Sex bias in health and medical care allocation

Indian J Matern Child Health. Apr-Jun 1990;1(2):63-5.


PIP: The study aim was to determine the nature and extent of sex differences in delivery of health care at out-patient clinics of pediatric departments of two teaching hospitals in Ludhiana, India, in 1988. Of the 20,407 children attending the out-patient clinic, 65.20% were male and 34.80% were female. 19,095 children attended the well-baby clinic, and the gender balance was similar. 3773 children were admitted to the hospital, of whom 83.5% were males and 16.5% were females. There was a highly significant difference in attendance at all three sites. 21.84% of the 3150 male hospital admissions died, and 25.84% of the 623 female hospital admissions died; the differences were statistically significant (p 0.05). The difference between genders in survival period from admission to death was significant; the survival period was 4.58 days for males and 3.20 days for females. Studies during the 1960s indicated the same male preference in allocation of medical care. The girls brought in for in-patient care died more quickly, indicating the later course of the illness. There must be meaningful implementation of policies to elevate the status of Indian women.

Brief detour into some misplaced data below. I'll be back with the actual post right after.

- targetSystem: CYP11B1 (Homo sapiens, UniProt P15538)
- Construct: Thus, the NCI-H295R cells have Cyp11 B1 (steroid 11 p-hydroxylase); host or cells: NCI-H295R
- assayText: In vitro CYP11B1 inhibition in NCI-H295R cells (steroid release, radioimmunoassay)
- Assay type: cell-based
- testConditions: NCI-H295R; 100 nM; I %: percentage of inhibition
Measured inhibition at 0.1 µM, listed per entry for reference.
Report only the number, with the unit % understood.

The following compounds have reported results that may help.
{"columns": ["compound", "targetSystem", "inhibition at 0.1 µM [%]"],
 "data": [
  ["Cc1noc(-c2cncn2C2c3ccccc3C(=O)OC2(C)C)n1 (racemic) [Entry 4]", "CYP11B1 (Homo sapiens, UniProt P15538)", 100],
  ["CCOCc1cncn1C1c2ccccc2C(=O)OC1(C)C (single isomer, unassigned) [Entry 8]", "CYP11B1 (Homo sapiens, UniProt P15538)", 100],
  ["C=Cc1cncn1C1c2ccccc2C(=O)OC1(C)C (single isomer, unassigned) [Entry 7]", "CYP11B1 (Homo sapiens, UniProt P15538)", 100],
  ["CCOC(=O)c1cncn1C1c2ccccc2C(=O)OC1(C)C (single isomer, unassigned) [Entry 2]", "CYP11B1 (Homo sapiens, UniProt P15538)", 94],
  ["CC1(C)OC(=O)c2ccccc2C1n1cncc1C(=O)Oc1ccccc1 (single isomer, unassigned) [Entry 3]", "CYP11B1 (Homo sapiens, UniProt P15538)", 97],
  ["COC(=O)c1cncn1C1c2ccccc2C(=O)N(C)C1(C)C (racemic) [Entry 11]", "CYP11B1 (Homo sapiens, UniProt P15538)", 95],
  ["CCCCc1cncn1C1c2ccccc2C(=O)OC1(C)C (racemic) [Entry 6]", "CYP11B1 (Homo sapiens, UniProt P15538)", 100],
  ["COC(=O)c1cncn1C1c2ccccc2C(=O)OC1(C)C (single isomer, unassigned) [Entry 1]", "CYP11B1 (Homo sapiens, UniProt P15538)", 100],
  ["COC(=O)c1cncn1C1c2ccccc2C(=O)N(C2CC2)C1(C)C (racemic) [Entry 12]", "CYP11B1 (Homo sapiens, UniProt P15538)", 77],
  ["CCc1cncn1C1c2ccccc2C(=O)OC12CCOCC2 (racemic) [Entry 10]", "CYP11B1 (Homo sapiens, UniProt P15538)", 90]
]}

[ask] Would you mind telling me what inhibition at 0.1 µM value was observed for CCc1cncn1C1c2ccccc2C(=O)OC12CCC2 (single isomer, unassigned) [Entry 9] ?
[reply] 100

MeSH terms

  • Ambulatory Care Facilities*
  • Asia
  • Behavior
  • Child Welfare*
  • Delivery of Health Care*
  • Demography
  • Developing Countries
  • Economics
  • Health
  • Health Facilities
  • Health Planning Guidelines*
  • Hospitals*
  • India
  • Infant Mortality*
  • Mortality
  • Population
  • Population Dynamics
  • Psychology
  • Sex*
  • Social Values
  • Socioeconomic Factors*
  • Women's Rights*